Pope Francis speaks from the window of his studio overlooking St. Peter’s Square at The Vatican to a crowd of faithful and pilgrims gathered for the Sunday Angelus noon prayer, Sunday, June 6, 2021. (AP Photo/Domenico Stinellis)

Pope Francis speaks from the window of his studio overlooking St. Peter’s Square at The Vatican to a crowd of faithful and pilgrims gathered for the Sunday Angelus noon prayer, Sunday, June 6, 2021. (AP Photo/Domenico Stinellis)

Pope voices ‘pain’ over Canadian deaths, doesn’t apologize

Canadian government has admitted that physical and sexual abuse was rampant in the schools

Pope Francis on Sunday expressed his pain over the discovery in Canada of the remains of 215 Indigenous students of church-run boarding schools and pressed religious and political authorities to shed light on “this sad affair.” But he didn’t offer the apology sought by the Canadian prime minister.

Francis, in remarks to faithful gathered in St. Peter’s Square, also called on the authorities to foster healing but made no reference to Prime Minister Justin Trudeau’s insistence, two days earlier, that the Vatican apologize and take responsibility.

READ MORE: Trudeau calls on Catholic Church to take responsibility for residential schools

From the 19th century until the 1970s, more than 150,000 Indigenous children were forced to attend state-funded Christian schools, the majority of them run by Catholic missionary congregations, in a campaign to assimilate them into Canadian society.

The Canadian government has admitted that physical and sexual abuse was rampant in the schools, with students beaten for speaking their native languages.

Ground-penetrating radar was used to confirm the remains of the children at the Kamloops Indian Residential School in Kamloops, British Columbia, last month. The school was Canada’s largest such facility and was operated by the Catholic church between 1890 and 1969.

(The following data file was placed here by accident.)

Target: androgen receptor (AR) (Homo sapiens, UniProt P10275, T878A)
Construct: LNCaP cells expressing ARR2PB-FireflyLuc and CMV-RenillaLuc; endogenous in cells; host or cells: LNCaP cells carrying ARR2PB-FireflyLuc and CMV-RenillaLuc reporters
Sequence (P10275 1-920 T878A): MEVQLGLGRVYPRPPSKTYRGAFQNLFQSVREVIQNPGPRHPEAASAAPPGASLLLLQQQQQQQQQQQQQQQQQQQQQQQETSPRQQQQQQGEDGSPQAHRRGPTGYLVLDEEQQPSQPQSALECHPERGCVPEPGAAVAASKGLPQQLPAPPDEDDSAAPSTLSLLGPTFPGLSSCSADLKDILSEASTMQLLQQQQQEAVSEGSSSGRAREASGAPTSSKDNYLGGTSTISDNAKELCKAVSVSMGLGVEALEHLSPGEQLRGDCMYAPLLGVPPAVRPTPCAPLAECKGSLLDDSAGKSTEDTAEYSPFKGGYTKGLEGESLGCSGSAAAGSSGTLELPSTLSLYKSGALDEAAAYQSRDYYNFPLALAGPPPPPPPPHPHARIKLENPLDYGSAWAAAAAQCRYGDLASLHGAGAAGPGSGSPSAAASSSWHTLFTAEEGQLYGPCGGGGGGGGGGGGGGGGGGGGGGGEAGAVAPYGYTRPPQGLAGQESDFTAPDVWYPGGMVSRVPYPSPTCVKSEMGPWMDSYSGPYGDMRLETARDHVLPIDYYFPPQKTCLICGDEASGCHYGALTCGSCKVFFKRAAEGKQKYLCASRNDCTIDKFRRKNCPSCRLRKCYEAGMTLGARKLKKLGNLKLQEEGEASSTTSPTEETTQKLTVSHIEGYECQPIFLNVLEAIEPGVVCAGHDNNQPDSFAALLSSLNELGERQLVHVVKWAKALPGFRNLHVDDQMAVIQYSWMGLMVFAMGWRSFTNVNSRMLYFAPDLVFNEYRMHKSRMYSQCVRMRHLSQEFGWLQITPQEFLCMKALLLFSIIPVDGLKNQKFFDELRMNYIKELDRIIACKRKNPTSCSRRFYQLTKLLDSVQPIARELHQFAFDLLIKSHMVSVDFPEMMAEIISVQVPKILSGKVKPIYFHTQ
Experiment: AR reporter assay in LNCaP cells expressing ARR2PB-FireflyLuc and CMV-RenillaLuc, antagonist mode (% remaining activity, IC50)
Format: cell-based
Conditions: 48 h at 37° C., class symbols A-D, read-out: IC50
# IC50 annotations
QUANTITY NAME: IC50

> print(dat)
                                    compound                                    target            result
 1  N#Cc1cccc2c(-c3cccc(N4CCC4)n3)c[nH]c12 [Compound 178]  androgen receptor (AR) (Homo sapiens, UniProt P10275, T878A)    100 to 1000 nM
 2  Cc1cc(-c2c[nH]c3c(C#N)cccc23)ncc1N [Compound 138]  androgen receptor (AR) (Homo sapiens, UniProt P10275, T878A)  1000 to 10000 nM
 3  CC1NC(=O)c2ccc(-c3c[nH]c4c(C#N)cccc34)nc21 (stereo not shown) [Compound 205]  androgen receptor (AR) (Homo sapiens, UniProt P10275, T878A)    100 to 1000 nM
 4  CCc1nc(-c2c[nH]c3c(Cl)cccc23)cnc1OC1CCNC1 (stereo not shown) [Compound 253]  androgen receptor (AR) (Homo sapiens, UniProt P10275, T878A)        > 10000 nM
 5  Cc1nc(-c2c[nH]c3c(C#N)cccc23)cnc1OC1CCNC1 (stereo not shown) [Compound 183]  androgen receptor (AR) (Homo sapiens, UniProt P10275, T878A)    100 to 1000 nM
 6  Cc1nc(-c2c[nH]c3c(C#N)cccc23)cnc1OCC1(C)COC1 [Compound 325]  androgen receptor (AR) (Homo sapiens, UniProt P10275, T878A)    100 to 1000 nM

“I am following with pain the news that arrives from Canada about the upsetting discovery of the remains of 215 children,” Francis said in his customary Sunday noon remarks to the public.

“I join with the Canadian bishops and the entire Catholic church in Canada in expressing my closeness to the Canadian people traumatized by the shocking news,” Francis said.

”This sad discovery adds to the awareness of the sorrows and sufferings of the past,” he added.

Trudeau on Friday blasted the church for being “silent” and “not stepping up,″ and called on it to formally apologize and to make amends for its prominent role in his nation’s former system of church-run Indigenous boarding schools.

He noted that when he met with Francis at the Vatican in 2017 he had asked him to ”move forward on apologizing” and on making records available. But, Trudeau said, “we’re still seeing resistance from the church, possibly from the church in Canada.”

READ MORE: B.C. Catholic archbishop apologizes for ‘unquestionably wrong’ residential schools

Chief Rosanne Casimir of the Tk’emlups te Secwepemc First Nation in British Columbia has said her nation wants a public apology from the Catholic church. The Missionary Oblates of Mary Immaculate, which ran nearly half of Canada’s residential schools, has yet to release any records about the Kamloops school, she also said.

Francis’ comments spoke of healing but not of apology.

“May the political and religious authorities continue to collaborate with determination to shed light on this sad affair and to commit humbly to a path of reconciliation and healing,″ Francis said.

“These difficult moments represent a strong call to distance ourselves from the colonial model and from today’s ideological colonizing and to walk side by side in dialogue, in mutual respect and in recognizing rights and cultural values of all the daughters and sons of Canada,” the pope said.

“Let’s entrust to the Lord the souls of all those children, deceased in the residential schools of Canada,” the pontiff added. “Let us pray for the families and for the indigenous Canadian communities overcome by sorrow.” Francis then asked the public in the square below his window to join him in silent prayer.

The United, Presbyterian and Anglican churches have apologized for their roles in the abuse, as has the Canadian government, which has offered compensation.